Does The Future of 3D TV Lies in Passive Tech?

Posted In 3d TV - By Sovan Mandal On Saturday, March 31st, 2012 With 3 Comments

There has not been much to cheer about so far as 3D TV goes for the year just gone by. The lack of suitable content has been adjudged the usual culprit by experts in this field for this dump of interest, though that’s not all for there is also the technology factor involved as well. Or to be precise, it is the active vs. passive tech that also can be considered to have taken its toll. A shift to passive technology it appears would help in stemming this downwards graph of the 3D TV popularity chart.

There is a noticeable shift towards the passive technology which even big names that had started on active technology are also moving towards. The active TV technology then had the aspect of profit due its less time taken to reach the market, though the advantage seems to be over as TV sets based on passive technology appears to be taking over. Sony has been the last big names to move to passive technology and that gives customers more options to select from.

A prime factor against active viewing glasses is that they cost quite an amount given the technology that goes into it. Even though manufacturers have been giving out the glasses within the price of the TV set, yet the solution is not working out in favor of the consumer. There are broadcasting companies also who offer the glasses as part of their subscription offers. Consumers feel the bundled price tag itself is quite high and does include the cost of the viewing glasses.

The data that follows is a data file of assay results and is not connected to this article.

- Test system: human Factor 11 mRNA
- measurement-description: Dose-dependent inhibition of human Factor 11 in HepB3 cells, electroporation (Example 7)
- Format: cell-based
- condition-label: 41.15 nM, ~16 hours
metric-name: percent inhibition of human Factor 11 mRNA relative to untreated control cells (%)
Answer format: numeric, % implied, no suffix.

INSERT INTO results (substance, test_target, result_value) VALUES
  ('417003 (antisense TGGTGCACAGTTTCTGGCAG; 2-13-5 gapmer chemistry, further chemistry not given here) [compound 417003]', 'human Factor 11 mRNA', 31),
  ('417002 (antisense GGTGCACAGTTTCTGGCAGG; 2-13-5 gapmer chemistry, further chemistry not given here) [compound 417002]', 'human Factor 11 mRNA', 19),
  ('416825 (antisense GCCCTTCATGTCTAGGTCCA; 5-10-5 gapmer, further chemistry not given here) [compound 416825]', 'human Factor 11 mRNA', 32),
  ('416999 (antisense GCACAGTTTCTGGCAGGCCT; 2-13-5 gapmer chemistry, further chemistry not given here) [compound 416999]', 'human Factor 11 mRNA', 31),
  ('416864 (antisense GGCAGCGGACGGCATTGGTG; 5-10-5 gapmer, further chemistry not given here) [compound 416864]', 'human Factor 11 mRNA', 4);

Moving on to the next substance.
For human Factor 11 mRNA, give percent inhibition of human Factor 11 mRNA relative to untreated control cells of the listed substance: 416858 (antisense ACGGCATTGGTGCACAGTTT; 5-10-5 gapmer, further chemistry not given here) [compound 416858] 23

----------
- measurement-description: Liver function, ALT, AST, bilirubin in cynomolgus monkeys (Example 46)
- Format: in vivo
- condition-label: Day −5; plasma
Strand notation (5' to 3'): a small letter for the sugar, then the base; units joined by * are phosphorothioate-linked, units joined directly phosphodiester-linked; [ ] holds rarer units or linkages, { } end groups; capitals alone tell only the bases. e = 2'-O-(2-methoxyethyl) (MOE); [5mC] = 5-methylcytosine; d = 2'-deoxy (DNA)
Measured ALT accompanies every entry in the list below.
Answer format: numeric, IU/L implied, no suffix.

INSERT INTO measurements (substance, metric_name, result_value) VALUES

Another reason why 3D viewing glasses that are required in active 3D technology is the discomfort they cause. It is heavy, for there is quite some technology that the glass packs in itself including the battery pack. For these reason consumers prefers the glassless viewing experience.

Glasses that have to be worn in case of the passive 3D TV sets are comfortable and also cheaper. There is another big advantage that these glasses have over active and that is its compatibility across different brands of 3D TV sets working on passive technology. There are movie halls also that one can use these glasses in.

Active 3D technology requires the viewing glasses to close and open and very high intervals. This however causes flicker effect on some people whose eyesight is not suited for low refresh rates. This effect does not exist in case of passive technology and the viewing glasses thereon. There are many reasons therefore for the technology to go the passive way for 3D format to work in case of home entertainment through TV programs.

There is also the fact that content would naturally improve and increase with the induction of the passive technology as mainstream. The products would be affordable and the viewing experience would be much better.

via 3dfocus

Sovan Mandal (826 Posts)

is the senior tablet and tech corespondent for goodereader.com and 3D Specialist. He brings a international approach to news that is not just applicable to the North American market, but also Asia, India, Europe and others. Sovy brings his own writing flavor to the website and is interested in Science Fiction, Technology and Writing. Any questions, send an email